Bona fide Sufis refer to their practice as mahabba, or love and refer to themselves collectively as muhibbun, those who are possessed by love. They quote the Prophet saying, “Man is in the company with [those] whom he loves” and that the truest love humanity can have is the love of the Almighty and all of divine creation.

Sufis justify group practices such as Zikr – in which the many names and attributes of God are honored through recitation – as ideal exercises for softening and opening the heart. The same holds true for Sama, listening and singing along to Islamic poetry about divine love. Sufis often incorporate quotations from the Qur’an in their recitations and emphasize the music and rhythms embedded in its verses.

Some of the greatest Sufi masters were women who counted male scholars among their disciples. One of these was Rabi’a al-‘Adawiyya (c. 720 – 801 CE); she was born in Basra and died in Jerusalem. Al-‘Adawiyya was widely known for her teachings emphasizing the centrality God’s love. This is an example of her poetic prayers:

O God! If I worship You for fear of Hell, burn me in Hell, and if I worship You in hope of Paradise, exclude me from Paradise. But if I worship You for Your own sake, bless me with Your everlasting Beauty.

Imam Junayd (830-910 CE) from Baghdad, was another great early Sufi who was renowned for articulating the foundations of Sufism and spreading knowledge of its practices. His school of Sufism is called the Junaidia; unfortunately, very few of his writings have survived.

Although no school was established in his name, Ibn ‘Arabi (1165-1240 CE), wrote many volumes on the spiritual teachings of Islam. Much of his work does survive, not only in Arabic, but in English and other languages. His writings are more accessible to advanced graduate students of Islamic spirituality.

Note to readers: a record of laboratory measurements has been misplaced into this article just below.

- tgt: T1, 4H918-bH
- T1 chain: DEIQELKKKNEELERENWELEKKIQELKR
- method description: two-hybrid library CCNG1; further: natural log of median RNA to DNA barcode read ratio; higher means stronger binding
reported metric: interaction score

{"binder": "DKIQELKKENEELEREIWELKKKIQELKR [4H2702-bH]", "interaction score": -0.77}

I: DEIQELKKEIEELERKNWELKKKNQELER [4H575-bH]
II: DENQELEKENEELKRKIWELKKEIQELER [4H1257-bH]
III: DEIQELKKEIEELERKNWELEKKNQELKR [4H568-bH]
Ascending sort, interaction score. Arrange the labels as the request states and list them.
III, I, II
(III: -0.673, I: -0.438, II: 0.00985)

Thomas Merton (1915 - 1968), an American Trappist monk, wrote more than 70 books on spirituality, social justice, war, and peace. Speaking to a group of Catholic Sisters in Alaska just two-and-a-half months before his death, he said:

“Sufism looks at man as a heart and a spirit and a secret ... This is a very important concept in the contemplative life, both in Sufism and in Christian tradition: To develop a heart that knows God, not just a heart that loves God, but a heart that knows God.”

(From Merton and Sufism, The Untold Story, edited by Rob Baker and Gray Henry; Foss Vitae 1999.)

In Sufi Essays, Prof Dr. Seyyed Hossein Nasar (b.1933) discusses his own research in Sufi doctrine, history and teachings as they relate to current issues, such as ecology. Nasar is Professor of Islamic Studies at George Washington University and the author of more than 50 books, as well as over 500 research papers and articles.

René Guenon (1886-1951) was a French philosopher who studied mathematics and religion at the University of Paris and converted to Islam in 1912 while still in his twenties. He visited Egypt in 1930, intending to remain for three months. He ended up staying for the rest of his life and even became an Egyptian national shortly before his death.

Writing exclusively in French, he authored some of the most inspiring books on religious spirituality within Christianity, Islam, Hinduism and Taoism, and on the urgent need for this practice in the modern world.

Among his best-known titles are: The Symbolism of the Cross, Lord of the World, Man and His Becoming According to Vedanta, East and West, and The Crisis of the Modern World.